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The ABCs of building a church travel ministry

With the growing popularity of faith-based vacations, more churches and religious groups are implementing travel ministries than ever before. Does your church or religious organization have a travel program? If not, I will help you build (or expand) one.
First, why have a travel ministry? Most Americans embark on vacations each year, so it is only natural to offer your members faith-based travel opportunities. Consider the following:
• 600,000 North Americans embark on religious trips overseas each year.
• 120,000 churches are involved in Christian camps.
• More than a dozen faith-based charters of full cruise ships take place each year.
• 14 million North Americans attend a religious conference annually.
• Several million North Americans visit Christian or faith-based theme parks, attractions and theaters each year.

By offering your members communitywide vacations, you will provide opportunities to enrich not only faith but also fellowship. Developing and launching a travel ministry is much easier than you may think. Simply think in terms of the following ABCs: Ask, Build and Communicate.
Let’s walk through each of these. The first step in crafting a successful travel ministry is to “ask.” Ask your pastor or organization leaders for their support in pioneering such a program. With the support of key decision-makers, you are halfway to creating a thriving travel ministry. Then, follow up by asking your community for interested volunteers who can assist. The twin topics of faith and travel are very popular in virtually any religious setting, so finding such help should be easy.
Now it’s time to “build” the travel ministry. Find a good travel agent or company who can serve as the official vacation-provider. Develop a full year of calendar events ranging from international potluck dinners to travel-guest-speaker nights to local getaways, such as ski trips, retreats and so forth. And host one big annual trip, such as to the Holy Land, a faith-based cruise, an Alaska leisure vacation or the like.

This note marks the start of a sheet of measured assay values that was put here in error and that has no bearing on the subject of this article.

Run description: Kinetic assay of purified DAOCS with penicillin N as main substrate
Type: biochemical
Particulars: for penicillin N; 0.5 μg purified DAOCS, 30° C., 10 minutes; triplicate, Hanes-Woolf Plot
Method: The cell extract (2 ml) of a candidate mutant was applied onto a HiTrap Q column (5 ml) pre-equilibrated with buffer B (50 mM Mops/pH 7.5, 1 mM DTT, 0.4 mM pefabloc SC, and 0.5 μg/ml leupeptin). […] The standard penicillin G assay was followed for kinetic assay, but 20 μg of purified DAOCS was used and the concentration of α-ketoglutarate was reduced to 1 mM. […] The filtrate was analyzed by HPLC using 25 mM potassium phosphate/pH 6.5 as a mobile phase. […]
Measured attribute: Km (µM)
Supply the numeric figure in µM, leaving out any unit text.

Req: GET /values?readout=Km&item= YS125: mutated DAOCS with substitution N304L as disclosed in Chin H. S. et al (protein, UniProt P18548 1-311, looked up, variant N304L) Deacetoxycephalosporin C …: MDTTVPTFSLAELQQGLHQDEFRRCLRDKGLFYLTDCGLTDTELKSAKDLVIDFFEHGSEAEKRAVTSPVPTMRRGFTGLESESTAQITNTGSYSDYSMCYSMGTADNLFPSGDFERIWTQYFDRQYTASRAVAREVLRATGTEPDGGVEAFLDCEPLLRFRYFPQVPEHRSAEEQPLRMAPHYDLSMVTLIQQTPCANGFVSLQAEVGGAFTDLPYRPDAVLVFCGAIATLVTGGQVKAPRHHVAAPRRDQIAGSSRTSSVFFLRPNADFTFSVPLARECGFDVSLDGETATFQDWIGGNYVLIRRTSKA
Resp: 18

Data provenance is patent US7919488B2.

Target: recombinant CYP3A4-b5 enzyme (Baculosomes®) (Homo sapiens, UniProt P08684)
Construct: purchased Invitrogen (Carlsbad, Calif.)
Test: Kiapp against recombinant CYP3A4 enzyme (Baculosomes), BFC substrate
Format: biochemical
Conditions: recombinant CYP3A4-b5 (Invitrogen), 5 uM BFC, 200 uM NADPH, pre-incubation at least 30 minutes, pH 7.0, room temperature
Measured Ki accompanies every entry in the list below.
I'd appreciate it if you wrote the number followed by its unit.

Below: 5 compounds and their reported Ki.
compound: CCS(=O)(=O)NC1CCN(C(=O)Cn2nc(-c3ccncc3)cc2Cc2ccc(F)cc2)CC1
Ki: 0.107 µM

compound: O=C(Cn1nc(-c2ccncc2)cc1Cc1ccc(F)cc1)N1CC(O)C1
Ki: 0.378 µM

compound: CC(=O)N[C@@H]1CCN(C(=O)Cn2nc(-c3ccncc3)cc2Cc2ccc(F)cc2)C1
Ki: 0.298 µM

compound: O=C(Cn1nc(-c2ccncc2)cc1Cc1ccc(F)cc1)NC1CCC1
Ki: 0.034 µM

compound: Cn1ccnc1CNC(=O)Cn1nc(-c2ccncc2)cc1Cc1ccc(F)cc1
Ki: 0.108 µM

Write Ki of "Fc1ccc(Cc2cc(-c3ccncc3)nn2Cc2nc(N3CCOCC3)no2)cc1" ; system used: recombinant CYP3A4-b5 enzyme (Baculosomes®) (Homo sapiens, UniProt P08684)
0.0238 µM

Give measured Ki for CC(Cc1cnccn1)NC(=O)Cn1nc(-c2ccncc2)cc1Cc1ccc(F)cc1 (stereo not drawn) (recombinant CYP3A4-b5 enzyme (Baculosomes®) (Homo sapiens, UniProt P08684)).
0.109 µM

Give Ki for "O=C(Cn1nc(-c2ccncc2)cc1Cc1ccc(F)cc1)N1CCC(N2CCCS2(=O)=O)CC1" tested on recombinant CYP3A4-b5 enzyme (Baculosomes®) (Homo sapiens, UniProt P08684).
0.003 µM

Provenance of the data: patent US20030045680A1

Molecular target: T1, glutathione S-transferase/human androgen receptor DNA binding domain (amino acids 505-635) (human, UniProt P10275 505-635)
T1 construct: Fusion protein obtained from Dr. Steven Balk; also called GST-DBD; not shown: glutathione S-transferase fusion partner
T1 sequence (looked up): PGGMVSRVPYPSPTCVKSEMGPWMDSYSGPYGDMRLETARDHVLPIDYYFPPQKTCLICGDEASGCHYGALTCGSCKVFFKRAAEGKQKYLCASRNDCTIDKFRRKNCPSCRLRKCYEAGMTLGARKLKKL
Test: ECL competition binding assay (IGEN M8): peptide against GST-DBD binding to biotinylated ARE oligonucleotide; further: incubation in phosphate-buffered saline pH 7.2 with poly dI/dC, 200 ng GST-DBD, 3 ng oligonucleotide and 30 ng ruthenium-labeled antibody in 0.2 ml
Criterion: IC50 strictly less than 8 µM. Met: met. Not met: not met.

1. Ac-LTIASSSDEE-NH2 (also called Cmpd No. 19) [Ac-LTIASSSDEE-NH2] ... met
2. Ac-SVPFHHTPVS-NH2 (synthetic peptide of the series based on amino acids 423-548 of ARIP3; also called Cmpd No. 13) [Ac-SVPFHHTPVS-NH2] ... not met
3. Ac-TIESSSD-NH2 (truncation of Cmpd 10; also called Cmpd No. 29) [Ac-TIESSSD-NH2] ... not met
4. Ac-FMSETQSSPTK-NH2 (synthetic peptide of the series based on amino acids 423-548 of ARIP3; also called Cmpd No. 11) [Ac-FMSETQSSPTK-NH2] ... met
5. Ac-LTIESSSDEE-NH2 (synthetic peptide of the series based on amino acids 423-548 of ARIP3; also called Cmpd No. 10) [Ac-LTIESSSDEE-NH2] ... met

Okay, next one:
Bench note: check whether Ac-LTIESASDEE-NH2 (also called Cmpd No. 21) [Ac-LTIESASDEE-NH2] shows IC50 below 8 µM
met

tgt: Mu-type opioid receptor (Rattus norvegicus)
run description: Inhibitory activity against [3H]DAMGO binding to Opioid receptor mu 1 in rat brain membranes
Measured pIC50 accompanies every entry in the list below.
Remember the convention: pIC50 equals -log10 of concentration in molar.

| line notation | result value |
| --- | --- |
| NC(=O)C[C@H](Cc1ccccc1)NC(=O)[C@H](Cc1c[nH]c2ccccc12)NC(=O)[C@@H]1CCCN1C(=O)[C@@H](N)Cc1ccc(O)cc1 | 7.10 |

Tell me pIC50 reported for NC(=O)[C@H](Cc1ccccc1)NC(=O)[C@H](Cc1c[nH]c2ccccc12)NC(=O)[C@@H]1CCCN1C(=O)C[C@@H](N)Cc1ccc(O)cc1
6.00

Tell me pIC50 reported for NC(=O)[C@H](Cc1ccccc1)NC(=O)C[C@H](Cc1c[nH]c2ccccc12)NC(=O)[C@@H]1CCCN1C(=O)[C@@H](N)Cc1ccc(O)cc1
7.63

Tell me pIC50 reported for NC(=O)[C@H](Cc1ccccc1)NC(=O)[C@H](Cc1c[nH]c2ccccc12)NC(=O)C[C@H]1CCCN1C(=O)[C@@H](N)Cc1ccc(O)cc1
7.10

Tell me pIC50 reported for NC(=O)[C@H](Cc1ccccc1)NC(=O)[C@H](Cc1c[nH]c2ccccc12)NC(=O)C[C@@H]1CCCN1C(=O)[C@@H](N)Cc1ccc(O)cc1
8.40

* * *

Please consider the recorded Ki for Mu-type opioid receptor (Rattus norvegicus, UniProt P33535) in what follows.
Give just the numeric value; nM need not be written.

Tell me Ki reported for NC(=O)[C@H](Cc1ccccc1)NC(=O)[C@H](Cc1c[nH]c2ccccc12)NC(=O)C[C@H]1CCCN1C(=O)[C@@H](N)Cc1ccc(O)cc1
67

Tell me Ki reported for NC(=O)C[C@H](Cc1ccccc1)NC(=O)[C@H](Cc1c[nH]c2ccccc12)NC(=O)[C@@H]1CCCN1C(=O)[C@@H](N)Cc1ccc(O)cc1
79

Last, “communicate” to your church or religious-organization members about the travel-ministry opportunities and events. Create buzz about your trips and activities by word of mouth or by distributing flyers, hanging posters, making announcements (at religious services), and sending e-mail blasts. Also, communicate with other ministry leaders, and encourage them to promote the events.
By fulfilling the simple ABCs of building a travel program, you will be poised for tremendous success. And, as virtually nothing invigorates faith and fellowship like group vacations, a flourishing vacation ministry translates into a flourishing community. Once your church or religious-organization travel program is alive and well, your members will wonder how they ever lived without it.

Kevin J. Wright is the executive director of the World Religious Travel Association and author of the forthcoming book The Christian Travelers’ Guide to Vacations, Cruises, Retreats and More.